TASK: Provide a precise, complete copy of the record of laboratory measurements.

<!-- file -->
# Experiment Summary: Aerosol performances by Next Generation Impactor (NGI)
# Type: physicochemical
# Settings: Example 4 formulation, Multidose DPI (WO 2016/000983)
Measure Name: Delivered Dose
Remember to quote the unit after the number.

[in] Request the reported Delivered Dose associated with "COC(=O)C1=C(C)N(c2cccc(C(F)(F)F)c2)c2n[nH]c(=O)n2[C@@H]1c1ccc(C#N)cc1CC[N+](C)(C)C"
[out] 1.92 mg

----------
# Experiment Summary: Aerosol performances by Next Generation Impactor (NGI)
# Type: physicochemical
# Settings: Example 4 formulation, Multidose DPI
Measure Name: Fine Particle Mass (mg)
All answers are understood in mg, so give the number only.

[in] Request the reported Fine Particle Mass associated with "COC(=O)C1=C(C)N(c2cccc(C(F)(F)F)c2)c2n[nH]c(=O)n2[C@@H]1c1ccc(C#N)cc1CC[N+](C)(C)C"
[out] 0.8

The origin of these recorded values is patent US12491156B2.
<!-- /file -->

# Experiment Summary: Aerosol performances by Next Generation Impactor (NGI)
# Type: physicochemical
# Settings: Example 4 formulation, Multidose DPI (WO 2016/000983)
Measure Name: Delivered Dose
Remember to quote the unit after the number.

[in] Request the reported Delivered Dose associated with "COC(=O)C1=C(C)N(c2cccc(C(F)(F)F)c2)c2n[nH]c(=O)n2[C@@H]1c1ccc(C#N)cc1CC[N+](C)(C)C"
[out] 1.92 mg

----------
# Experiment Summary: Aerosol performances by Next Generation Impactor (NGI)
# Type: physicochemical
# Settings: Example 4 formulation, Multidose DPI
Measure Name: Fine Particle Mass (mg)
All answers are understood in mg, so give the number only.

[in] Request the reported Fine Particle Mass associated with "COC(=O)C1=C(C)N(c2cccc(C(F)(F)F)c2)c2n[nH]c(=O)n2[C@@H]1c1ccc(C#N)cc1CC[N+](C)(C)C"
[out] 0.8

The origin of these recorded values is patent US12491156B2.